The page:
LOS ANGELES (UPI) - Hustler
1iagazine publisher Larry Flynt made
public yesterday what he said was ,a
surveillance tape recording in which a
key government informant threatens
John DeLorean's life if he backs out of a
$24 million drug deal.
There was no way of verifying the
authenticity of the often unintelligible
recording of a purported telephone
conversation. Assistant U.S. Attorney
James Walsh, the government's chief
prosecutor in the case, said only, "The
matter is being looked into."
THE FORMER automaker's attor-
ney said if the content of the tape recor-
ding, played to reporters at Flynt's Bel
Air mansion, was substantiated, he
would expect all charges to be
Flynt, who claims he paid a gover-
nment employee $25 million for copies
of 12 hours of undercover FBI
videotapes - some of which were
telecast this week on nationwide
television - said the latest recording
came- from a different government
source he refused to identify. He also
refused to say what he paid for the
He said the source told him the tape
was provided by John Valestra, a
federal Drug Enforcement Agency un-
dercover investigator who was a key
go-between in the drug deal resulting in
De Lorean's October 1982 arrest.
A HAND-WRITTEN transcript of the
tape recording, provided by Flynt,
Squoted De Lorean as telling gover-
nment informant James Hoffman he
wanted out of a business deal because
he had learned drugs were involved.
"All I ever wanted was an investment
to save the company," De Lorean was
quoted as saying in the September, 1982
telephone conversation. "I was willing
to pay to $1.8 million commission, and if
you wanted to put that in a dope deal,
that's your business. Just count me
R Hoffman: "You honor your part of
the deal. That way you obviously live
DE LOREAN: "I just want out. I just
want out. I won't talk."
Hoffman: "How is your little
daughter? Want to get her head
,. The government claims De Lorean
got involved in a multimillion cocaine
smuggling deal in hopes of raising
money to save his failing auto firm. De
rean has contended he was framed
ky the government, and threatened
when he tried to back out.
* * 0 *0 * 0
The Michigan Daily - Saturday, October 29, 1983 - Page 5
Anomic growtb down,
Commerce Dept. says
WASHINGTON (AP) - The govern-
ment's main economic forecasting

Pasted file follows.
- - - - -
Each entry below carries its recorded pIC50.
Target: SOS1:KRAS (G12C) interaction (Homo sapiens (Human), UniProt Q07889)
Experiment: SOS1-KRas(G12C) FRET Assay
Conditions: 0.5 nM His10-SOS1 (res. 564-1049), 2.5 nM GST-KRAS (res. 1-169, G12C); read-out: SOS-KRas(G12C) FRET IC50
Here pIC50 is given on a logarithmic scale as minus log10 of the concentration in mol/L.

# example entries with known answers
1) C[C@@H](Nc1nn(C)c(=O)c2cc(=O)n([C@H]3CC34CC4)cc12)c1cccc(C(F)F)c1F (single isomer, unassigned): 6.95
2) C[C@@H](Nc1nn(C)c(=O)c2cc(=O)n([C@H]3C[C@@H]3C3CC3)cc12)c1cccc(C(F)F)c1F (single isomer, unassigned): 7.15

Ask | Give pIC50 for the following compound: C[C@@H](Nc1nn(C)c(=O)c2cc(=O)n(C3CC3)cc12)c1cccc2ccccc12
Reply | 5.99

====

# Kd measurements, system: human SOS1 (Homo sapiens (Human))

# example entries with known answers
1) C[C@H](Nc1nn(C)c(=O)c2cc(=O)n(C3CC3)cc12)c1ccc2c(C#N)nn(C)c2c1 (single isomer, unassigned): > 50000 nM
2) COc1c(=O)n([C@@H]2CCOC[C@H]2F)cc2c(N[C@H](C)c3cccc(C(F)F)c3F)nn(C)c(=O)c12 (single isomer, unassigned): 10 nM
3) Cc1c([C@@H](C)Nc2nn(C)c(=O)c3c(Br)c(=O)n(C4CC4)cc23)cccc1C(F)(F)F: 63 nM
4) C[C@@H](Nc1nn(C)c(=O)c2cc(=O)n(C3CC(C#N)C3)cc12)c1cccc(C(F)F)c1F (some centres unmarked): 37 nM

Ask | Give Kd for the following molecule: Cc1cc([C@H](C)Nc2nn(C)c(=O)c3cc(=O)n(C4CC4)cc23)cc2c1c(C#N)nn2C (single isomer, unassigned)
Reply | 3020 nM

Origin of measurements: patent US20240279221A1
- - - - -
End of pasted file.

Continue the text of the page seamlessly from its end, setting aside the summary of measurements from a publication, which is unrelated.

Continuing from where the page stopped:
gauge rose 0.9 percent last month.
That's down from the pace earlier this
year, but one analyst said it shows the
economy is "still flying."
The Commerce Department said
yesterday its Index of Leading
Economic Indicators, a compilation of
a dozen forward-looking statistics
covering manufacturing, employment,
prices and other areas, posted its 13th
consecutive monthly gain in Septem-
YESTERDAY'S report said five of 10
available indicators rose last month,
with the biggest boost coming from
formation of new businesses. Also on
the rise were the average workweek,
contracts and orders for new plant and
equipment, stock prices and a decline
in unemployment claims.
The Commerce Department reported
earlier this month that the gross
national product had recovered all of
what was lost during' the 1981-82
recession, bringing that measure of the
value of total U.S. production above the
peak pre-recession quarter.
The department also said the revised
index for August was up from a
previously reported 0.1 percent decline
to a 0.3 percent increase, and that
July's gain was revised downward from
0.8 percent to 0.6 percent.
THE THIRD-quarter months of July,
August and September showed the
smallest gains of the year. Nonetheless,
Commerce Secretary Malcolm
Baldrige said that together they pushed
the index higher by a "still healthy" 1.9
percent, compared with gains of 6.9
percent in the first quarter and 4.4 per-
cent in the second.
Baldrige called the slowdown from
the beginnng of the economic recovery
"a normal development" which
suggests "some moderation ahead
from the early hectic pace," pointing to
a steadier growth rate.
But in a reminder of one .of the
economy's main trouble spots, Com-
merce reported later in the day that the
nation's merchandise trade deficit in
the first nine months of this year sur-
passed that for all of last year.
THE REPORT said U.S. sales abroad
rose 4.6 percent in September and im-
pdrts fell 2.6 percent, narrowing the
deficit to $5.8 billion from a record $7.2
billion in August. Still, that put the
January-September shortfall at $46.6
billion compared with $42.7 billion for
all of 1982.
Indicators with diminished perfor-
mance were new orders for consumer
goods and materials, building permits,
changes in sensitive materials prices,
money supply and the speed at which
vendors make deliveries. The two not
available were changes in business and
consumer borrowing and business in-
Trish Reilly cuts out polka dots for a room in a haunted house in Twinsburg, Ohio. Dots were painted on the floor and
walls of this room but were glued to the ceiling.
A judge in the District of Columbia
has ruled that Georgetown University
can refuse to officially recognize two
student organizations for homosexuals.
Judge Sylvia Bacon ruled last week
that the First Amendment guarantee of
freedom of religion outweighs a District
of Columbia law protecting
homosexuals from discrimination.
MEMBERS OF TWO student
organizations filed the suit in 1980
against Georgetown, which is affiliated
with the Roman Catholic Church.
Recognition entitles the groups to use
the campus mail system and apply for
funds from the university, among other
Officials at Georgetown argued that
recognizing the two groups "would be
interpreted by many as endorsement of
the positions taken by the gay
movement on a full range of issues."
The Catholic Church teaches that
homosexual activity is "gravely evil
statement that "the faculty4
and a disordered use of the sexual ts will look to close the rift
faculty," university officials said. ipenedoknd ch e thehrt
But the attorney for the two. groups, opened and heal the hurt
Ronald Bogard, argued that the school brought." Georgetown Uni
recognizes Jewish groups, which ficials refused to comm